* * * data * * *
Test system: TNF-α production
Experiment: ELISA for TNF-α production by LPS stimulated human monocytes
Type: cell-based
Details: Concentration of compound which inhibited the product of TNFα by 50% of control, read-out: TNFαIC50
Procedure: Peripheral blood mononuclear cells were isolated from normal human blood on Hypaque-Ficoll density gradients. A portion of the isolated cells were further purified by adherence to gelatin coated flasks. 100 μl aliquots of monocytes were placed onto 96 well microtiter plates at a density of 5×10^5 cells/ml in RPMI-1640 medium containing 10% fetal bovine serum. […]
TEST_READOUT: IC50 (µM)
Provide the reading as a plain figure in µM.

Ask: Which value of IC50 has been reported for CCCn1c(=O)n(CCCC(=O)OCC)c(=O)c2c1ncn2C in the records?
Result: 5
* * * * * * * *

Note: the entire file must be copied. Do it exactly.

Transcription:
Test system: TNF-α production
Experiment: ELISA for TNF-α production by LPS stimulated human monocytes
Type: cell-based
Details: Concentration of compound which inhibited the product of TNFα by 50% of control, read-out: TNFαIC50
Procedure: Peripheral blood mononuclear cells were isolated from normal human blood on Hypaque-Ficoll density gradients. A portion of the isolated cells were further purified by adherence to gelatin coated flasks. 100 μl aliquots of monocytes were placed onto 96 well microtiter plates at a density of 5×10^5 cells/ml in RPMI-1640 medium containing 10% fetal bovine serum. […]
TEST_READOUT: IC50 (µM)
Provide the reading as a plain figure in µM.

Ask: Which value of IC50 has been reported for CCCn1c(=O)n(CCCC(=O)OCC)c(=O)c2c1ncn2C in the records?
Result: 5